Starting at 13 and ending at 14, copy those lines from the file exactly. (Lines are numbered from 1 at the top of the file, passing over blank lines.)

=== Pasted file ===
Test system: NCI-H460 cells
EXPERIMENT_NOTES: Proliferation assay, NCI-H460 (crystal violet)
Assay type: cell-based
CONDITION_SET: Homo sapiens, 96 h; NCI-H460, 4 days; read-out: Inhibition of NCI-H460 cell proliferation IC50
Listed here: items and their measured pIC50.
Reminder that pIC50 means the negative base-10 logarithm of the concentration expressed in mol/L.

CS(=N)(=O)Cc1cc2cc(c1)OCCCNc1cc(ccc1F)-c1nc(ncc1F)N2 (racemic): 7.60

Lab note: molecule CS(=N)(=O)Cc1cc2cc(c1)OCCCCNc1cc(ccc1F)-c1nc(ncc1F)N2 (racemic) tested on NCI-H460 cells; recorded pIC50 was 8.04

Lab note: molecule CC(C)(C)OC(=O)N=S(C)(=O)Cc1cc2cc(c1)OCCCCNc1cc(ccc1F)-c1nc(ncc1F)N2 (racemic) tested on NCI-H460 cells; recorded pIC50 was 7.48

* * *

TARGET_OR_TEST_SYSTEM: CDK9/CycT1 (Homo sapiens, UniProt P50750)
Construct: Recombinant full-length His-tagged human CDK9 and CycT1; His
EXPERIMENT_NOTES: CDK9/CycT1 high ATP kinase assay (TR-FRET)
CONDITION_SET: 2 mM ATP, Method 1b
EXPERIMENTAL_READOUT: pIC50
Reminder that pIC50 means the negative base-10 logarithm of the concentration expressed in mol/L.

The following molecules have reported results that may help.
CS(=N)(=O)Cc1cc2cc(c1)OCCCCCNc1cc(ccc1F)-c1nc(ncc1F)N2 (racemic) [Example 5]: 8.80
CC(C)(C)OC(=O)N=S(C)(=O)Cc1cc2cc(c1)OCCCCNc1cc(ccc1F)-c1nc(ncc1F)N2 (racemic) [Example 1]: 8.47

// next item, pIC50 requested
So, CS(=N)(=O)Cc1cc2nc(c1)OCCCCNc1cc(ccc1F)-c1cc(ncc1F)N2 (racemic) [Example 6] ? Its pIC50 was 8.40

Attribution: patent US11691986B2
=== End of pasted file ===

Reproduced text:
EXPERIMENT_NOTES: CDK9/CycT1 high ATP kinase assay (TR-FRET)
CONDITION_SET: 2 mM ATP, Method 1b